…“The magnitude of the reduction in cognitive performance associated with hearing loss is clinically significant with the reduction associated with a 25 dB hearing loss being equivalent to an age difference of 7 years.” This is consistent with other studies that have looked at the relationship between declining social networks, which is a common consequence for older people with progressive hearing loss, and the onset of dementia or cognitive decline. It is also the case that when those in the older age group use hearing aids there has been a measured improvement in cognitive ability. Further we know that the risk of death within a year for a socially isolated older person is typically 26 % greater than the risk for a person of the same age who does not report being socially isolated.
While the Government is rightly concerned about the cost of adult social care the impact of hearing loss on this, including the growing association between hearing loss and dementia, is underplayed.
These are thorny issues… the growing body of research associating hearing loss with cognitive degeneration and other negative issues like depression. However they are important issues for both the officials and the Deaf/deaf community to face up to.
In the context of bilateral implantation for kiwi kids, we need to ask the question whether it is really worth doing half the job (unilateral implantation) and exposing our children to what appears to be increased rates of depression and later dementia?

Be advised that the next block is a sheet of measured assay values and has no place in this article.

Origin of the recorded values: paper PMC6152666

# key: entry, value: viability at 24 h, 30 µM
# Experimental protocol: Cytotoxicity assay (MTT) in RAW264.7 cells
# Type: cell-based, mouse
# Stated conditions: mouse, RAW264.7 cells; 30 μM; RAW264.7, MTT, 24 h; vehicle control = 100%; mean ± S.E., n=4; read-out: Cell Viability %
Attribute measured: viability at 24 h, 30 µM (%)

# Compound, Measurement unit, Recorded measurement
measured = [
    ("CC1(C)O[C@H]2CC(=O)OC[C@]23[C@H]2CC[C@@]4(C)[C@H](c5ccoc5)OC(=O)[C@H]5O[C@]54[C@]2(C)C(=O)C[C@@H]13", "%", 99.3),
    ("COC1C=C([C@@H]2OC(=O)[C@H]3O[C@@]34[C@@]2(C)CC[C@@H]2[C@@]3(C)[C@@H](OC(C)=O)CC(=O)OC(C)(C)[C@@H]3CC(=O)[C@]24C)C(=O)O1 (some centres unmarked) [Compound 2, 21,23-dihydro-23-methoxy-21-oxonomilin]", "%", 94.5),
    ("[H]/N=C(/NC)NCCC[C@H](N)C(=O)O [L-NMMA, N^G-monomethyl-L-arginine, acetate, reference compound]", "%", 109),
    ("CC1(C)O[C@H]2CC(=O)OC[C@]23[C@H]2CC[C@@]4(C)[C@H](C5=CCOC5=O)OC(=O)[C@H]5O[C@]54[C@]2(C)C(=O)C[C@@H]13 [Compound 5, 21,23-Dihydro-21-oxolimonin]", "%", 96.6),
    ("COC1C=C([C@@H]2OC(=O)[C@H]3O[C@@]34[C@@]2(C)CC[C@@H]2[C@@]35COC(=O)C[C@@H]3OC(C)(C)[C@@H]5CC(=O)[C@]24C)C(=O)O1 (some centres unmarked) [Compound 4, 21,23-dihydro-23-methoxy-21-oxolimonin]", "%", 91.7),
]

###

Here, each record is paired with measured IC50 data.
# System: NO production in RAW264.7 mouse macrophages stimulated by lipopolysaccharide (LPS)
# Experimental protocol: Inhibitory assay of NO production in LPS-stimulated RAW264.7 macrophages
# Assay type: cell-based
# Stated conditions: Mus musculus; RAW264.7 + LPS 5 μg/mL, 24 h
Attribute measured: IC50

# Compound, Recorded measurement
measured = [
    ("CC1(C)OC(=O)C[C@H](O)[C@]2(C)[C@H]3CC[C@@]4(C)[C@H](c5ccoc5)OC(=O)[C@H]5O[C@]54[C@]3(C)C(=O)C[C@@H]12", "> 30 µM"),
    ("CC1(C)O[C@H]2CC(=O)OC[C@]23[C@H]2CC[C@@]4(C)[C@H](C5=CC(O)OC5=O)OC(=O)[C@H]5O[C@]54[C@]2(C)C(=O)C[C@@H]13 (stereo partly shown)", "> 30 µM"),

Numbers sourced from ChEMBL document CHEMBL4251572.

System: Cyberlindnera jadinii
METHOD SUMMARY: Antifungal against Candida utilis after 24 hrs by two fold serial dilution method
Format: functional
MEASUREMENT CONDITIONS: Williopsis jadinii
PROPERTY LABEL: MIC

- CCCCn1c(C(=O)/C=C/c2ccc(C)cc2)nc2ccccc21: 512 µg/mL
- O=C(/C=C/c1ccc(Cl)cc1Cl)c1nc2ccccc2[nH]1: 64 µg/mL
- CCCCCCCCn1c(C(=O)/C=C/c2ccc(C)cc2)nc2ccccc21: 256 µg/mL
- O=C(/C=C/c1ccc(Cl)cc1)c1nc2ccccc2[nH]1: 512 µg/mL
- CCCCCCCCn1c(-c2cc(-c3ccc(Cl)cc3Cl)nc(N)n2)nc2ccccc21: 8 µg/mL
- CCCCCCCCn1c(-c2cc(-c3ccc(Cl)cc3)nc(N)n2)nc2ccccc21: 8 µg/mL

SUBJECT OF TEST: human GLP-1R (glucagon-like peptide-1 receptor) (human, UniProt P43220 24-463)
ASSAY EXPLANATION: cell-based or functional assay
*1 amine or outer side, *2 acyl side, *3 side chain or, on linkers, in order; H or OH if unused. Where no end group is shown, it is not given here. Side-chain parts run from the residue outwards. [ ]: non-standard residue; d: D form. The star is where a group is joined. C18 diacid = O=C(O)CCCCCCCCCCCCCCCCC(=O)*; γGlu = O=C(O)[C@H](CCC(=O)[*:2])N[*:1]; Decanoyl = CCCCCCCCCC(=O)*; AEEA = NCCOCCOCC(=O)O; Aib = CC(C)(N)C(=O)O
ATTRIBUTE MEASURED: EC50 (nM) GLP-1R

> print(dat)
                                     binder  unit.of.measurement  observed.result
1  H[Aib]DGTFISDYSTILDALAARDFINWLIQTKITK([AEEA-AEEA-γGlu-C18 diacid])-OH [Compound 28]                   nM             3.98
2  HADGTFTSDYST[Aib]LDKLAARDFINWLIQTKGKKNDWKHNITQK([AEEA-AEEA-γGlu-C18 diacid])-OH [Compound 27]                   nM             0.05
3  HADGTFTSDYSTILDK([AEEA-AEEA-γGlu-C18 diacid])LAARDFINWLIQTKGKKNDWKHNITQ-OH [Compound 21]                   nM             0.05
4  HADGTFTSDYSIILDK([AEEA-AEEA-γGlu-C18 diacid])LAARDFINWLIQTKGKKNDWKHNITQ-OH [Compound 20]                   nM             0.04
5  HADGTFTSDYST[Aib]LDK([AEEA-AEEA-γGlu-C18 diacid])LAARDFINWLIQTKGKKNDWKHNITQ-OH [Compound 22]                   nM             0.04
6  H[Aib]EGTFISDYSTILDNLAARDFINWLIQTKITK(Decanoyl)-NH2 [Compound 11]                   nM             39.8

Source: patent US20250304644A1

The report concludes by celebrating the great success of the 2009 guidelines for children…
Cochlear implantation for children is now acknowledged as having a dramatic positive impact on children’s capacity to communicate, and consequently on their subsequent social and educational outcomes.
Cochlear implants are a modern miracle. They provide a massive quality of life gain. As the research and experience with them increases, as a nation, we need to ensure we are optimising their use for the benefit of our children and our adults who have hearing loss. This paper steps the debate around what is the optimal use well and truly forward. In New Zealand it puts us yet another step behind the international consensus of what is best practice.